How Alcoa Canned the Cost of Recycling

Alcoa is one of the world?s largest aluminium smelting and casting multinationals, and involves itself in everything from tin cans, to jet engines to single-forged hulls for combat vehicles. Energy costs represent 26% of the company?s total refining costs, while electricity contributes 27% of primary production outlays. Its Barberton Ohio plant shaved 30% off both energy use and energy cost, after a capital outlay of just $21 million, which for it, is a drop in the bucket.

Aluminium smelting is so expensive that some critics describe the product as ?solid electricity?. In simple terms, the method used is electrolysis whereby current passes through the raw material in order to decompose it into its component chemicals. The cryolite electrolyte heats up to 1,000 degrees C (1,832 degrees F) and converts the aluminium ions into molten metal. This sinks to the bottom of the vat and is collected through a drain. Then they cast it into crude billets plugs, which when cooled can be re-smelted and turned into useful products.

The Alcoa Barberton factory manufactures cast aluminium wheels across approximately 50,000 square feet (4,645 square meters) of plant. It had been sending its scrap to a sister company 800 miles away; who processed it into aluminium billets – before sending them back for Barberton to turn into even more wheels. By building its own recycling plant 60 miles away that was 30% more efficient, the plant halved its energy costs: 50% of this was through process engineering, while the balance came from transportation.

The transport saving followed naturally. The recycling savings came from a state-of-the-art plant that slashed energy costs and reduced greenhouse gas emissions. Interestingly enough, processing recycled aluminium uses just 5% of energy needed to process virgin bauxite ore. Finally, aluminium wheels are 45% lighter than steel, resulting in an energy saving for Alcoa Barberton?s customers too.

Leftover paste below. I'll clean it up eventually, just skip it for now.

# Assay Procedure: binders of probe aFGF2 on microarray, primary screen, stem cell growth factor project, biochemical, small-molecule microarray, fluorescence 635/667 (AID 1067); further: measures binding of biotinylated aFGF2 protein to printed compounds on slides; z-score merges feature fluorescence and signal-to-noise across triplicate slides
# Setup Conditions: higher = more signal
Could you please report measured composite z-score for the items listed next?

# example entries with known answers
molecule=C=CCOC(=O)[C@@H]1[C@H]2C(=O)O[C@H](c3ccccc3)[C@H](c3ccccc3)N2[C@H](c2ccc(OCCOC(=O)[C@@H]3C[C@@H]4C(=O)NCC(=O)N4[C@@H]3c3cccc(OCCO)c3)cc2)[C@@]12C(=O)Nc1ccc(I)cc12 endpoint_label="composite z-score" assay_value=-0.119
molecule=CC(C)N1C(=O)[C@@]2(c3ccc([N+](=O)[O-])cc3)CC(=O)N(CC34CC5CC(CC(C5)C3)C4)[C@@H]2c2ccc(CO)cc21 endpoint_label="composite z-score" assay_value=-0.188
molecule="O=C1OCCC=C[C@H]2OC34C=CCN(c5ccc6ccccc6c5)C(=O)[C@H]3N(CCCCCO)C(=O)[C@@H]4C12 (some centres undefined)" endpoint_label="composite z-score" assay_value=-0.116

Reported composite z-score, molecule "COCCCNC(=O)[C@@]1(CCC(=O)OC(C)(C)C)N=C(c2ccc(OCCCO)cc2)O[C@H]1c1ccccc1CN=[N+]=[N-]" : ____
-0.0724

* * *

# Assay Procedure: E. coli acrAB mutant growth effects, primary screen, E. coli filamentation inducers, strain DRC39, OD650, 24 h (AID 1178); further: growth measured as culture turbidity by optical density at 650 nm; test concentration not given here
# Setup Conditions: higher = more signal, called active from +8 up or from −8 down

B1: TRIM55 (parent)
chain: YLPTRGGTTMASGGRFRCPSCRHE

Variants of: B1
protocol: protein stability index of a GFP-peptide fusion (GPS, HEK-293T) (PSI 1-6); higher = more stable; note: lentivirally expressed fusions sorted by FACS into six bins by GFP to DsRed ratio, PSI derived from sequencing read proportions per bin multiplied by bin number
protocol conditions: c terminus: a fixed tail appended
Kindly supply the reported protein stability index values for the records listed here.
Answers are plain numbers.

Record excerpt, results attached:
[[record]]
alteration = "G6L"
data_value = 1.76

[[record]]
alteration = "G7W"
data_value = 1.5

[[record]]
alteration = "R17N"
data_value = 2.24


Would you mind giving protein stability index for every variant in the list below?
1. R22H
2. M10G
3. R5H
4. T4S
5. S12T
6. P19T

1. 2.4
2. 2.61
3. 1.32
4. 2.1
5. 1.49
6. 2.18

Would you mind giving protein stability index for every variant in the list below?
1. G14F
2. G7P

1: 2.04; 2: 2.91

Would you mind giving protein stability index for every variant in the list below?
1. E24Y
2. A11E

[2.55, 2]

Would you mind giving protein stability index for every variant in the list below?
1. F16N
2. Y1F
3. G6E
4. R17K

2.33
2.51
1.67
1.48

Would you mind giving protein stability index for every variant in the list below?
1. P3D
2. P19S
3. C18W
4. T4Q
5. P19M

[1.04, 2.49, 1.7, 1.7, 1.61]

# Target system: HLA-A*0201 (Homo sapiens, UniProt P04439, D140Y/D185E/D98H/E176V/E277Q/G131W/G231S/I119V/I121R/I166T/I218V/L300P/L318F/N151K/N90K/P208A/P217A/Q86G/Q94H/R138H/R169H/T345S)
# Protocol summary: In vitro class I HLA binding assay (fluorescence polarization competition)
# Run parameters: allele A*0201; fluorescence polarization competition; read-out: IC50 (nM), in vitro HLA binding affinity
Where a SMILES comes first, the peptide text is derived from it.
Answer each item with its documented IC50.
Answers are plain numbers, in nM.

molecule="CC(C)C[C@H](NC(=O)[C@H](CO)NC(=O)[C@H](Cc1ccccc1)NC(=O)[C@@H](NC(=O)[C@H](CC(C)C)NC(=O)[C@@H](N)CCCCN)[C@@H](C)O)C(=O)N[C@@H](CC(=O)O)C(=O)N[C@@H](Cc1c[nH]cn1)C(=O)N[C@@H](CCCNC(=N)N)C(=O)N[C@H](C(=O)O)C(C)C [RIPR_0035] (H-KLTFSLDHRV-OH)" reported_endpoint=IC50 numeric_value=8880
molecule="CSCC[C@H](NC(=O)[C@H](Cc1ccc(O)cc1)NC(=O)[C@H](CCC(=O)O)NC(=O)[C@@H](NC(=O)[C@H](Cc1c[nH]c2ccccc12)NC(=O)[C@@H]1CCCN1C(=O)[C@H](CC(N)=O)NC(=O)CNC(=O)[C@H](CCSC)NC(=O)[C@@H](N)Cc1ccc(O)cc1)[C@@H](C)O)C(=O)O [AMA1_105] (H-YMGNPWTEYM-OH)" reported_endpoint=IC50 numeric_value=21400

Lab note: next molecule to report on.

The changes helped raise employee awareness of the need to innovate in smaller things too, like scheduling production to increase energy efficiency and making sure to gather every ounce of scrap. The strategic change created 30 new positions and helped secure 350 existing jobs.

The direction that Barberton took in terms of scrap metal recycling was as simple as it was effective. The decision process was equally straightforward. First, measure your energy consumption at each part of the process, then define the alternatives, forecast the benefits, confirm and implement. Of course, you also need to be able to visualise what becomes possible when you break with tradition.

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The Matrix Management Structure

Organizations exploit matrix management in various ways. A company, for instance, that operates globally uses it at larger scale by giving consistent products to various countries internationally. A business entity, having many products, does not assign its people to each product full-time but assign those to different ones on a part time basis, instead. And when it comes to delivering high quality and low cost products, companies overcome industry pressures with the help of many overseeing managers. In a rapidly changing environment, organizations respond quickly by sharing information through a matrix model.

Understanding the Matrix Management Structure

A basic understanding of matrix management starts with the three key roles and responsibilities that applies in the structure.

  • Matrix Leader ? The common person above all the matrix bosses is the matrix leader. He ensures that the balance of power is maintained in the entire organization by delegating decisions and promoting collaboration among the people.
  • Matrix Managers ? The managers cooperate with each other by defining the respective activities that they are responsible for.
  • Matrix Employees – The employees have lesser direct authority but has more responsibilities. They resolve differing demands from more than one matrix managers while they work things out upwards. Their loyalty must be dual and their relationships with managers must be maintained.

Characteristics of a Matrix Structure

Here are some features that define the matrix management structure:

  • Hybrid Structure ?The matrix structure is a mix of functional and project organization. Since it is a combination of these two, matrix management is hybrid in nature.
  • Functional Manager ? When it comes to the technical phases of the project, the functional manager assumes responsibility. The manager decides on how to get the project done, delegates the tasks to the subordinates and oversees the operational parts of the organization.